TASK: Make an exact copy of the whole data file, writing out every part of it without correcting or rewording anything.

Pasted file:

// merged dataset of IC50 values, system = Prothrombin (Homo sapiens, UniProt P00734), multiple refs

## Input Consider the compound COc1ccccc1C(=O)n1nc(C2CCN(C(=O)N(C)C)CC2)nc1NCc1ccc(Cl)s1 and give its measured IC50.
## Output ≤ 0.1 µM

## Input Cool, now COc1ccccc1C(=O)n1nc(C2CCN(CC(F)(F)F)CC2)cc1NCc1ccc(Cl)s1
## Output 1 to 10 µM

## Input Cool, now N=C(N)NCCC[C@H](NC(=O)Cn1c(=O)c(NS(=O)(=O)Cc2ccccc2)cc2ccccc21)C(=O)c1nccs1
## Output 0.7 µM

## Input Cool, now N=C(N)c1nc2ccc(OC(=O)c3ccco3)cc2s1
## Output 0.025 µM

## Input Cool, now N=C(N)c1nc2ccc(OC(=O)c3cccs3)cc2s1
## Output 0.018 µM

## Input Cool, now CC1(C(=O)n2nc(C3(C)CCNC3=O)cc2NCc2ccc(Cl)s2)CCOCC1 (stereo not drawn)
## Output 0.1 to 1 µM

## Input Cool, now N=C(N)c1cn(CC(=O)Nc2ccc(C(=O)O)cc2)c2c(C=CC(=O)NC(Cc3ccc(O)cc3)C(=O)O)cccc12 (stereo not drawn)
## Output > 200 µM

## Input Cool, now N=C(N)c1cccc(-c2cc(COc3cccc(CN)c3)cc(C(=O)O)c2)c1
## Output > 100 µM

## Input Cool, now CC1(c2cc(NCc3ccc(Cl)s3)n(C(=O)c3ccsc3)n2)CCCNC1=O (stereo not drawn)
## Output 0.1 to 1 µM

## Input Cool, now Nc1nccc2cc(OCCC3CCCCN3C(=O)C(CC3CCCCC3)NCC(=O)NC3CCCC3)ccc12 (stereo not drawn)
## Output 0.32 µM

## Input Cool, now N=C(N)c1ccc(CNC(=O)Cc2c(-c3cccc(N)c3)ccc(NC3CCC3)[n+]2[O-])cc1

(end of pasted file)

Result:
// merged dataset of IC50 values, system = Prothrombin (Homo sapiens, UniProt P00734), multiple refs

## Input Consider the compound COc1ccccc1C(=O)n1nc(C2CCN(C(=O)N(C)C)CC2)nc1NCc1ccc(Cl)s1 and give its measured IC50.
## Output ≤ 0.1 µM

## Input Cool, now COc1ccccc1C(=O)n1nc(C2CCN(CC(F)(F)F)CC2)cc1NCc1ccc(Cl)s1
## Output 1 to 10 µM

## Input Cool, now N=C(N)NCCC[C@H](NC(=O)Cn1c(=O)c(NS(=O)(=O)Cc2ccccc2)cc2ccccc21)C(=O)c1nccs1
## Output 0.7 µM

## Input Cool, now N=C(N)c1nc2ccc(OC(=O)c3ccco3)cc2s1
## Output 0.025 µM

## Input Cool, now N=C(N)c1nc2ccc(OC(=O)c3cccs3)cc2s1
## Output 0.018 µM

## Input Cool, now CC1(C(=O)n2nc(C3(C)CCNC3=O)cc2NCc2ccc(Cl)s2)CCOCC1 (stereo not drawn)
## Output 0.1 to 1 µM

## Input Cool, now N=C(N)c1cn(CC(=O)Nc2ccc(C(=O)O)cc2)c2c(C=CC(=O)NC(Cc3ccc(O)cc3)C(=O)O)cccc12 (stereo not drawn)
## Output > 200 µM

## Input Cool, now N=C(N)c1cccc(-c2cc(COc3cccc(CN)c3)cc(C(=O)O)c2)c1
## Output > 100 µM

## Input Cool, now CC1(c2cc(NCc3ccc(Cl)s3)n(C(=O)c3ccsc3)n2)CCCNC1=O (stereo not drawn)
## Output 0.1 to 1 µM

## Input Cool, now Nc1nccc2cc(OCCC3CCCCN3C(=O)C(CC3CCCCC3)NCC(=O)NC3CCCC3)ccc12 (stereo not drawn)
## Output 0.32 µM

## Input Cool, now N=C(N)c1ccc(CNC(=O)Cc2c(-c3cccc(N)c3)ccc(NC3CCC3)[n+]2[O-])cc1